Language: Mandarin Chinese
Source: Period dictionary
The gōng shāo (弓弰) is the rigid section at the end of a composite bow. In English, also called "bow ear". In the Qing dynasty, the composite bows used were of Manchu design with characteristically long shāo.
The characteristically long ear of a composite bow of the Qing dynasty.
Sold by Mandarin Mansion in 2019.
Purpose of ears
Bow ears help bend the limbs of the bow. From a design perspective, a longer rigid section at the end of a bow can help bend a thicker and stronger limb while using the same force as with which a shorter eared bow bends a less substantial limb. In practice, this usually makes a longer eared design better capable of launching heavier arrows. On the downside, the longer ear is dead weight that can reduce the amount of acceleration in the limb. In other words: Long-eared bows tend to be slower.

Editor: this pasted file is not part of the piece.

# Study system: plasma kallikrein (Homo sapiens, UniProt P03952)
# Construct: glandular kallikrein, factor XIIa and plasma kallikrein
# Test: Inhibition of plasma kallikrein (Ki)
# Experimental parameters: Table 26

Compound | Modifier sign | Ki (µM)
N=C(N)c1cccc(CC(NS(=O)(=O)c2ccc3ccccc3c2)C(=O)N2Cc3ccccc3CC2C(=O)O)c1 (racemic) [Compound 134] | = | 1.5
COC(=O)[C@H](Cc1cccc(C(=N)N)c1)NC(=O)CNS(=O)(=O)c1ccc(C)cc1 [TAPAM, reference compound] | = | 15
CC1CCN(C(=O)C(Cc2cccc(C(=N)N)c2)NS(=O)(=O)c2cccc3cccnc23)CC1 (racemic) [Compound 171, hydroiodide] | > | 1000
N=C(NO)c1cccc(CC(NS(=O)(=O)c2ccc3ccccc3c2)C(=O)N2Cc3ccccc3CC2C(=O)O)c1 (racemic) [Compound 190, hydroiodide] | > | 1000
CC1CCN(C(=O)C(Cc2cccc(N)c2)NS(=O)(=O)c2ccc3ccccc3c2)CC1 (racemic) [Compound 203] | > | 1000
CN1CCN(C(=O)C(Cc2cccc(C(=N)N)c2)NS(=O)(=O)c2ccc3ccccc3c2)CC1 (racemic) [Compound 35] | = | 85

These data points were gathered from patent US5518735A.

The above is just a generalization. Many other factors are at play, like ear angle, presence of string bridges, grip setback, etc.
|2.||Sides of bow grip||弓弝膀子||Gōng bà bǎngzi|
|3.||Arrow slipping spot||箭溜子||Jiàn liūzi|
|4.||Bow ear||弓弰||Gōng shāo|
|7.||String bridge||弓墊子||Gōng diànzi|
|8.||Bow knee (lit. "brain")||弓腦||Gōng nǎo|
|9.||Painted birch bark||畫樺皮||Huà huà pí|
|10.||Bow face||弓面||Gōng miàn|
|12.||Bowstring knot||弦挌搭||Xián gé dā|
All terms are from the Wuti Qingwen Jian (五體清文鑑)or "Five Languages Mirror", a Qing imperial dictionary in Manchu, Mongolian, Uighur, Tibetan and Chinese of circa 1790. Commissioned by and published under the Qianlong emperor.